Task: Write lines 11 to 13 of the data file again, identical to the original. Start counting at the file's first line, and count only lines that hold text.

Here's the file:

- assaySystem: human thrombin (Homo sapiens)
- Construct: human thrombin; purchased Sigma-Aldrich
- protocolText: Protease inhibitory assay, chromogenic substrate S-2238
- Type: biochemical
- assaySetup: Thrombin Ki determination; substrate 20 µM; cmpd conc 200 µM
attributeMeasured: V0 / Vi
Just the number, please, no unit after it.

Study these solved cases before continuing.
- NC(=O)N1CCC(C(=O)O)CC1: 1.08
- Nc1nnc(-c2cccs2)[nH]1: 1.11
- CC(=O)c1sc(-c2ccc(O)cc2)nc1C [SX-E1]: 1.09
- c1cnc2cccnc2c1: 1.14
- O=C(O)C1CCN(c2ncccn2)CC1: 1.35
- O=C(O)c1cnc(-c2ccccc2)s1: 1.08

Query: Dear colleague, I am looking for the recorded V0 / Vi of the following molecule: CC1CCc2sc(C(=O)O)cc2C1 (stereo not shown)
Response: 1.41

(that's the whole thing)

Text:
- CC(=O)c1sc(-c2ccc(O)cc2)nc1C [SX-E1]: 1.09
- c1cnc2cccnc2c1: 1.14
- O=C(O)C1CCN(c2ncccn2)CC1: 1.35